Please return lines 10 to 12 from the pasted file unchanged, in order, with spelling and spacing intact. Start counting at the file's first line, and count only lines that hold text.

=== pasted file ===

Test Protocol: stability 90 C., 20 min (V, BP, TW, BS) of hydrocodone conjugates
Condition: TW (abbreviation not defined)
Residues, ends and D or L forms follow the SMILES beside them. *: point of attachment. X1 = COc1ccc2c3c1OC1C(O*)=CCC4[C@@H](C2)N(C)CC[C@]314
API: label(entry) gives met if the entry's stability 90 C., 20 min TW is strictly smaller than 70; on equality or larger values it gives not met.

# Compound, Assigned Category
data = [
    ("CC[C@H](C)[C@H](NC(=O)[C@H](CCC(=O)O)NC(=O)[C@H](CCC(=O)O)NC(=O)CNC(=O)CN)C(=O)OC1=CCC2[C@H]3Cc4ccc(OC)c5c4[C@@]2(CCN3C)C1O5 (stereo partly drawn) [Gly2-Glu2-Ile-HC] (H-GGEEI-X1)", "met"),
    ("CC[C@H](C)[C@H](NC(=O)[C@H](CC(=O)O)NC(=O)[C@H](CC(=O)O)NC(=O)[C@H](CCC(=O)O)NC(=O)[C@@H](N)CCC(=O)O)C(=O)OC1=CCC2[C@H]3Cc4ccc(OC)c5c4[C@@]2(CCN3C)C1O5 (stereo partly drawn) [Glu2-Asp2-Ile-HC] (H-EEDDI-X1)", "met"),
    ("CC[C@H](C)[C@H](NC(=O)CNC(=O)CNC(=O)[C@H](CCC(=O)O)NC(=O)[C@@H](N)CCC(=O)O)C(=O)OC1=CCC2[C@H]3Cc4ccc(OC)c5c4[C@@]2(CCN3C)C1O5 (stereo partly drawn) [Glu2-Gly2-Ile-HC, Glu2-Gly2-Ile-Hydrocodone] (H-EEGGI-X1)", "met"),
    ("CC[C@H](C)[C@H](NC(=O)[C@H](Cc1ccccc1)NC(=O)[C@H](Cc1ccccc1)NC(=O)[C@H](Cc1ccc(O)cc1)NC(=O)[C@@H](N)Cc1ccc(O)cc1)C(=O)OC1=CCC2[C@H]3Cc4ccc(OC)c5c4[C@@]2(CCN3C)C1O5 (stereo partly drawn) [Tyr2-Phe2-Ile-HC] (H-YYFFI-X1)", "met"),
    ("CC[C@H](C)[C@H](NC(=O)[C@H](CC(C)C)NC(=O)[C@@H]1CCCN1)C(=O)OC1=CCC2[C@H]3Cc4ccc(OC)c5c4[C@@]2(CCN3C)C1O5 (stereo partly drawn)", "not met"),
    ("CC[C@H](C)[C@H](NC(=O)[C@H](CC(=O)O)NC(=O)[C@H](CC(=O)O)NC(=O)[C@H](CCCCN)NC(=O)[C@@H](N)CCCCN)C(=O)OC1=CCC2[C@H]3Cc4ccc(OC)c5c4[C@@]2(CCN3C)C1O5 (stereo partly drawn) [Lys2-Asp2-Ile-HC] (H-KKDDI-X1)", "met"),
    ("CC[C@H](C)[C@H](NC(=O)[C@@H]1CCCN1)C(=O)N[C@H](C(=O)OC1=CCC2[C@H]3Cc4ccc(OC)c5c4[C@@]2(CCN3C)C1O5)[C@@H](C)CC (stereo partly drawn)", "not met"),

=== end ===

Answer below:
    ("CC[C@H](C)[C@H](NC(=O)[C@H](Cc1ccccc1)NC(=O)[C@H](Cc1ccccc1)NC(=O)[C@H](Cc1ccc(O)cc1)NC(=O)[C@@H](N)Cc1ccc(O)cc1)C(=O)OC1=CCC2[C@H]3Cc4ccc(OC)c5c4[C@@]2(CCN3C)C1O5 (stereo partly drawn) [Tyr2-Phe2-Ile-HC] (H-YYFFI-X1)", "met"),
    ("CC[C@H](C)[C@H](NC(=O)[C@H](CC(C)C)NC(=O)[C@@H]1CCCN1)C(=O)OC1=CCC2[C@H]3Cc4ccc(OC)c5c4[C@@]2(CCN3C)C1O5 (stereo partly drawn)", "not met"),
    ("CC[C@H](C)[C@H](NC(=O)[C@H](CC(=O)O)NC(=O)[C@H](CC(=O)O)NC(=O)[C@H](CCCCN)NC(=O)[C@@H](N)CCCCN)C(=O)OC1=CCC2[C@H]3Cc4ccc(OC)c5c4[C@@]2(CCN3C)C1O5 (stereo partly drawn) [Lys2-Asp2-Ile-HC] (H-KKDDI-X1)", "met"),